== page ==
From various vantage points around Bellingham, it’s tough to distinguish the profile of Vancouver Island from the San Juans and Canada’s Gulf Islands. On a map, though, it’s clear that this island is of a different scale altogether.
In The Sea Runners, Ivan Doig describes Vancouver Island as “a plump oyster shell, blunt at each end and nicked rough all along its west with inlets and sounds and bays. An expansive and stubborn mound of shore, fashioned right for its role: largest island of the western coast of North America.” Although we’ve spent a fair bit of time in Victoria, the provincial capital located on the southeastern part of the island, we had yet to explore the island itself. And there it lay, beckoning us ever farther north and west.
Last March, we took a ferry from Tsawwassen to Nanaimo/Duke Point, then drove over the spine of the island to Tofino and Ucluelet. Although we’d initially hoped to camp, we decided that the combination of unpredictable weather and unknown territory might prove too much and left our gear at home. True to Adventure Buddy form, we didn’t plan much ahead of time, so we were lucky to snag a room at The Cabins ahead of the spring break tourists heading in from the mainland. The suite had a living room with a balcony overlooking a forested cove, along with a kitchen and a washer and dryer, of which we took full advantage to wash the dirty dog blankets (the staff helpfully provided us with extra towels, too).
March is when grey whales migrate from Mexico to Alaska, and the communities of Tofino and Ucluelet celebrate the changing seasons with the Pacific Rim Whale Festival. There are numerous whale watching tours in the area, but we also spotted multiple whales just off the shore on various coastal hikes.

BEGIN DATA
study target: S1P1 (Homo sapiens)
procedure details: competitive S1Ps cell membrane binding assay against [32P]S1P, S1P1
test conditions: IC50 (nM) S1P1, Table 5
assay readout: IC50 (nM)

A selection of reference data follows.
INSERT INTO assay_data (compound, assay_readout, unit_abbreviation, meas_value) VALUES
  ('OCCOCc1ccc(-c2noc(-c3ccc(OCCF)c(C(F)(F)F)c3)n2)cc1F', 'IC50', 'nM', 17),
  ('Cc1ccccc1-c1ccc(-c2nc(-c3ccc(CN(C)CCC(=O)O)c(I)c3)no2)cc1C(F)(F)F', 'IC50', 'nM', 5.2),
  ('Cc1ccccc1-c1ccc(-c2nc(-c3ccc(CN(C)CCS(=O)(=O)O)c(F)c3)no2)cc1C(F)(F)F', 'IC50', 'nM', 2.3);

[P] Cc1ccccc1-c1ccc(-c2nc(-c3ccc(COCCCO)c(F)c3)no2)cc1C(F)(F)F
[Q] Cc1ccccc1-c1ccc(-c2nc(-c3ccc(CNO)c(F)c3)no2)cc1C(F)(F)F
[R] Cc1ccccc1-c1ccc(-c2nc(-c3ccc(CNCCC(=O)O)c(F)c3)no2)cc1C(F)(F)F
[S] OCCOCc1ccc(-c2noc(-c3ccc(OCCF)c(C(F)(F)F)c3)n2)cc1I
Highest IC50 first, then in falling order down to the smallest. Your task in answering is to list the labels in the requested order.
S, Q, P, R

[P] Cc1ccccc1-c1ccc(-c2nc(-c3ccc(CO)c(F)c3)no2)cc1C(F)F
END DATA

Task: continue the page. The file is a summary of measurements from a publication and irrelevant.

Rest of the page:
We spent a fair bit of time on the Wild Pacific Trail, which offers a closer look at the rugged coastline that defines the west coast of the island. Although it’s definitely a popular day hike, we had rainy weather and long stretches of solitude perfect for contemplating the ever-restless and ill-named Pacific. The product of one man’s determination, the trail is still under construction, with hopes to connect eventually to trails in Pacific Rim National Park. Built on land owned by timber companies, the trail also points to other options for land use in an economic era perhaps less defined by timber and resource extraction.
Tofino is justifiably known for surfing, but with dogs in tow we opted for beach walks. (Note: If you’re traveling with dogs, we found the area to be very dog friendly, but do use common sense. Wildlife–such as coastal wolves and bears–means you should keep your dogs close. Many beaches in BC are off-limits to dogs due to protect migrating shorebirds, whose journeys are stressful enough with being chased down by off-leash dogs while they’re trying to rest. So, yeah, don’t be a jerk.)
Many of the area’s trails include sections with boardwalks over the wettest, densest parts of the forest understory. One of our favorite spots was Halfmoon Bay, accessed by a steep set of boardwalk stairs down into what felt like another world.
We had a lovely lunch at the Schooner Restaurant in Tofino and splurged at Norwoods in Ucluelet. The rest of the time, we bought provisions locally, including fish from Trilogy Fish Company and kelp stout from the Tofino Brewing Company, and enjoyed meals on the balcony in our room. The aquarium in Ucluelet was an unexpected favorite; though small in size, it was put together very well and complemented all the beach walking we’d done.
I don’t know that my introverted little heart could handle the high season of summer, but March’s moody weather and slower pace suited us perfectly. We had a few days of glorious sunshine, with enough wind and rain to remind us that this is in fact a rain forest exposed to the North Pacific. All in all, it was a slightly less, ahem, rustic take on our usual fare of clear cut touring and unofficial campsites along forest service roads.